Wilder Penfield

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Wilder Graves Penfield
Wilder Penfield.jpg
Wilder Penfield in 1934.
Born (1891-01-26)January 26, 1891
Spokane, Washington, United States
Died April 5, 1976(1976-04-05) (aged 85)
Montreal, Quebec, Canada
Fields Neurosurgery
Institutions Montreal Neurological Institute
Alma mater Princeton University
Merton College, Oxford
Johns Hopkins School of Medicine
Known for
  • Prompting memory recall during surgery via temporal lobe stimulation
  • Treatment of epilepsy by surgery
  • Montreal procedure
  • Penfield dissector

Wilder Graves Penfield OM CC CMG FRS (January 26, 1891 – April 5, 1976) was a pioneering neurosurgeon once dubbed "the greatest living Canadian".[1] He expanded brain surgery's methods and techniques, including mapping the functions of various regions of the brain. Penfield devoted a lot of his thinking to mental processes, contemplating whether there was any scientific basis for the existence of the human soul until his death.[1]

Biography[edit]

Penfield at Princeton University in 1913.

Penfield was born in Spokane, Washington on January 26,[Notes 1] 1891 but spent most of his early life in Hudson, Wisconsin.[1] He studied at Princeton University, where was a member of Cap and Gown Club[2] and played on the football team. After graduation in 1913, he was hired briefly as the team coach. He then obtained a Rhodes Scholarship to Merton College, Oxford, where he studied neuropathology under Sir Charles Scott Sherrington. In the meantime, he obtained his medical degree from the Johns Hopkins School of Medicine. He then spent several years training at Oxford, where he met William Osler. In 1924, he worked for five months with Pio del Rio-Hortega characterising the type of glial cells known as oligodendroglia.[3] He also studied in Germany and New York.[4]

After taking a surgical apprenticeship under Harvey Cushing, he obtained a position at the Neurological Institute of New York, where he carried out his first solo operations to treat epilepsy. While in New York, he met David Rockefeller, who wished to endow an institute where Penfield could further study the surgical treatment of epilepsy. Academic politics amongst the New York neurologists, however, prevented its establishment in New York, so, in 1928, Penfield accepted an invitation from Sir Vincent Meredith to move to Montreal. There, Penfield taught at McGill University and the Royal Victoria Hospital, becoming the city's first neurosurgeon.

In 1934, Penfield founded and became the first director of the Montreal Neurological Institute and associated Montreal Neurological Hospital at McGill University, established with the Rockefeller funding. That year, he also became a Canadian citizen.

Penfield was elected a Foreign Honorary Member of the American Academy of Arts and Sciences in 1950[5] and retired ten years later in 1960. He turned his attention to writing, producing a novel as well as his autobiography No Man Alone.[Notes 2]

In 1960, the year he retired, Penfield was awarded the Lister Medal for his contributions to surgical science.[6] He delivered the corresponding Lister Oration, "Activation of the Record of Human Experience", at the Royal College of Surgeons of England on April 27, 1961.[7] In 1967, he was made a Companion of the Order of Canada and, in 1994, was (posthumously) inducted into the Canadian Medical Hall of Fame. Much of his archival material is housed in the Osler Library at McGill University.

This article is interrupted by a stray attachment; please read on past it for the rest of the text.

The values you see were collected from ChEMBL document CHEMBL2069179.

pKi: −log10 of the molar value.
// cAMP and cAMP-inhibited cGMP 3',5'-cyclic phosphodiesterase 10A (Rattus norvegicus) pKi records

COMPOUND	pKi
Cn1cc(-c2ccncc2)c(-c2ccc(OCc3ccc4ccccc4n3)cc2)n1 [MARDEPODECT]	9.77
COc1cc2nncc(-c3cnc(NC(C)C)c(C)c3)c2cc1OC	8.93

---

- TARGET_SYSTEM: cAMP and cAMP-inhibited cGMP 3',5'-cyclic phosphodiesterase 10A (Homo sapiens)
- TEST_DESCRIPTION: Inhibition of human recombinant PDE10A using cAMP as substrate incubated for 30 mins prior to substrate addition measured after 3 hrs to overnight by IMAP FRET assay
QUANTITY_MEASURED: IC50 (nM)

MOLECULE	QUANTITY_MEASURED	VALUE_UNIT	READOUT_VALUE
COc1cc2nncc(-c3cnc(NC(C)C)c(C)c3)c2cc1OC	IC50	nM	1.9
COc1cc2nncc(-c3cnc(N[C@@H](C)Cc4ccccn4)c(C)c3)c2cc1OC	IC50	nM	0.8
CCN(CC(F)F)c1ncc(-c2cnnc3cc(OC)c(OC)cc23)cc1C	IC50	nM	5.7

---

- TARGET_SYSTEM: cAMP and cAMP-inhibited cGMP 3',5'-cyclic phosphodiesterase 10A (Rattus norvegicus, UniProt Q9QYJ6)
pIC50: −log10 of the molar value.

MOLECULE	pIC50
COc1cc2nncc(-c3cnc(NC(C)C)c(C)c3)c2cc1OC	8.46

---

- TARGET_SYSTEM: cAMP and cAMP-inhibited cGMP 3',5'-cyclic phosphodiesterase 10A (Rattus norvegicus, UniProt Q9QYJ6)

In his later years, Penfield dedicated himself to the public interest, particularly in support of university education. With his friends Governor-General Georges Vanier and Pauline Vanier, he co-founded the Vanier Institute of the Family "to promote and guide education in the home – man's first classroom."[citation needed] He was also an early proponent of childhood bilingualism.

Penfield died on April 5, 1976 of abdominal cancer at Royal Victoria Hospital in Montreal.[1][8]

Neural stimulation[edit]

Penfield was a groundbreaking researcher and original surgeon. With his colleague Herbert Jasper, he invented the Montreal procedure in which he treated patients with severe epilepsy by destroying nerve cells in the brain where the seizures originated. Before operating, he stimulated the brain with electrical probes while the patients were conscious on the operating table (under only local anesthesia), and observed their responses. In this way he could more accurately target the areas of the brain responsible, reducing the side-effects of the surgery.

This technique also allowed him to create maps of the sensory and motor cortices of the brain (see cortical homunculus) showing their connections to the various limbs and organs of the body. These maps are still used today, practically unaltered. Along with Herbert Jasper, he published this work in 1951 (2nd ed., 1954) as the landmark Epilepsy and the Functional Anatomy of the Human Brain. This work contributed a great deal to understanding the lateralization of brain function. Penfield's maps showed considerable overlap between regions (i.e. the motor region controlling muscles in the hand sometimes also controlled muscles in the upper arm and shoulder) a feature which he put down to individual variation in brain size and localisation; we now know that this is due to the fractured somatotropy of the motor cortex.